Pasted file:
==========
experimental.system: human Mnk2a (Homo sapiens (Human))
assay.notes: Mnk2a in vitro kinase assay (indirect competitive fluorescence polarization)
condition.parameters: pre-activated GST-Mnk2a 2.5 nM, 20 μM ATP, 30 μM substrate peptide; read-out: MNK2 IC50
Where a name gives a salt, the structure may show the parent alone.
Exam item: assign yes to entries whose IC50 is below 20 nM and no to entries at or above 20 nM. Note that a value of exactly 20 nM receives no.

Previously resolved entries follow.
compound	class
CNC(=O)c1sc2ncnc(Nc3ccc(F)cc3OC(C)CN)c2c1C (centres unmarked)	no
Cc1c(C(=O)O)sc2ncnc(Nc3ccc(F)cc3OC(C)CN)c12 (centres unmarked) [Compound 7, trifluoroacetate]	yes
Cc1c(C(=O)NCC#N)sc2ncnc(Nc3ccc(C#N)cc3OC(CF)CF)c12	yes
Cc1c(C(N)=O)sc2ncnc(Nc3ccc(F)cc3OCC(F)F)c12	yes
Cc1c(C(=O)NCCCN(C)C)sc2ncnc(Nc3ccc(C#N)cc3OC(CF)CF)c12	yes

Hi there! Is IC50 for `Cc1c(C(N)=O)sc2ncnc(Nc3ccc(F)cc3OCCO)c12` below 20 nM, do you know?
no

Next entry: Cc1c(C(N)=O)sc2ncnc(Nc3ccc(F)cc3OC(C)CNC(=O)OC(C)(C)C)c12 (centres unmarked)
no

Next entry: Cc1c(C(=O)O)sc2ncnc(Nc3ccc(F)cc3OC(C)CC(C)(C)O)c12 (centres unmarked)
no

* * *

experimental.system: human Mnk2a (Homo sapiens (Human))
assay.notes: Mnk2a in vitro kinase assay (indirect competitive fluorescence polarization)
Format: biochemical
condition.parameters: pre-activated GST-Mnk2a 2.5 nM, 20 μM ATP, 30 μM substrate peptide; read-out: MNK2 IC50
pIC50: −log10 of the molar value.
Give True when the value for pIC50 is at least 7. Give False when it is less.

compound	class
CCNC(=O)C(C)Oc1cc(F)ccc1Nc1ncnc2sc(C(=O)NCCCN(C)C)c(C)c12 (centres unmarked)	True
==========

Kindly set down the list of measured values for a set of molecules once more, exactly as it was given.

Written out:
experimental.system: human Mnk2a (Homo sapiens (Human))
assay.notes: Mnk2a in vitro kinase assay (indirect competitive fluorescence polarization)
condition.parameters: pre-activated GST-Mnk2a 2.5 nM, 20 μM ATP, 30 μM substrate peptide; read-out: MNK2 IC50
Where a name gives a salt, the structure may show the parent alone.
Exam item: assign yes to entries whose IC50 is below 20 nM and no to entries at or above 20 nM. Note that a value of exactly 20 nM receives no.

Previously resolved entries follow.
compound	class
CNC(=O)c1sc2ncnc(Nc3ccc(F)cc3OC(C)CN)c2c1C (centres unmarked)	no
Cc1c(C(=O)O)sc2ncnc(Nc3ccc(F)cc3OC(C)CN)c12 (centres unmarked) [Compound 7, trifluoroacetate]	yes
Cc1c(C(=O)NCC#N)sc2ncnc(Nc3ccc(C#N)cc3OC(CF)CF)c12	yes
Cc1c(C(N)=O)sc2ncnc(Nc3ccc(F)cc3OCC(F)F)c12	yes
Cc1c(C(=O)NCCCN(C)C)sc2ncnc(Nc3ccc(C#N)cc3OC(CF)CF)c12	yes

Hi there! Is IC50 for `Cc1c(C(N)=O)sc2ncnc(Nc3ccc(F)cc3OCCO)c12` below 20 nM, do you know?
no

Next entry: Cc1c(C(N)=O)sc2ncnc(Nc3ccc(F)cc3OC(C)CNC(=O)OC(C)(C)C)c12 (centres unmarked)
no

Next entry: Cc1c(C(=O)O)sc2ncnc(Nc3ccc(F)cc3OC(C)CC(C)(C)O)c12 (centres unmarked)
no

* * *

experimental.system: human Mnk2a (Homo sapiens (Human))
assay.notes: Mnk2a in vitro kinase assay (indirect competitive fluorescence polarization)
Format: biochemical
condition.parameters: pre-activated GST-Mnk2a 2.5 nM, 20 μM ATP, 30 μM substrate peptide; read-out: MNK2 IC50
pIC50: −log10 of the molar value.
Give True when the value for pIC50 is at least 7. Give False when it is less.

compound	class
CCNC(=O)C(C)Oc1cc(F)ccc1Nc1ncnc2sc(C(=O)NCCCN(C)C)c(C)c12 (centres unmarked)	True